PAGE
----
Widow says she was scammed by dating website con artist
A widow says she was scammed out of thousands of dollars by a con artist who was preying on dating website users.
The woman, who didn't want to be identified or shown on camera, says she feels humiliated but wants to warn others.
She thought she was falling in love with the man of her dreams on the dating website Mingle 2. But after romancing her online and making up an elaborate scheme, he asked her to wire him money.
"They manipulate your brain," the woman says. "'Can you send me more money, can you send me more money?'"
Experts say these type of online dating scams are common, and private investigators like Don Longo have recently seen an uptick.
So how can online daters protect themselves? Red flags can include someone from out of state wanting to date, someone asking for money early on, and age discrepancy.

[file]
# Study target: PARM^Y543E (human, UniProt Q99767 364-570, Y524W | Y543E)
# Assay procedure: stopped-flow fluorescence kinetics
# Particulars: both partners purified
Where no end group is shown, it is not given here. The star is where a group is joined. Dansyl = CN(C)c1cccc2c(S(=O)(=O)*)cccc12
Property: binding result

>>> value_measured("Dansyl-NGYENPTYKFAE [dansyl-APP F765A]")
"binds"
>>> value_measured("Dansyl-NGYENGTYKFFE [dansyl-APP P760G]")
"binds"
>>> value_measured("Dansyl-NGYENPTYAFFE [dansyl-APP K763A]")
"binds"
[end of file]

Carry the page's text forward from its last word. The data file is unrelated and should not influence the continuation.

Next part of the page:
"If you're 50 and you get a message from a 24-year-old supermodel from L.A., do I really think this is a real message or person?" says Longo.
He adds that when you do meet someone online, it’s important to do some homework. Ask them questions that can be verified online and ask a professional to run a background check. Longo says it may take some of the romance out of it, but it can save you money in the long run.
It's advice that the widow says she learned the hard way.
"I take full responsibility, and I'm moving on," she says.
If you are scammed, you should report the dating profile to the dating website. You can also report it to the FBI and file a claim at the agency's crime complaint center.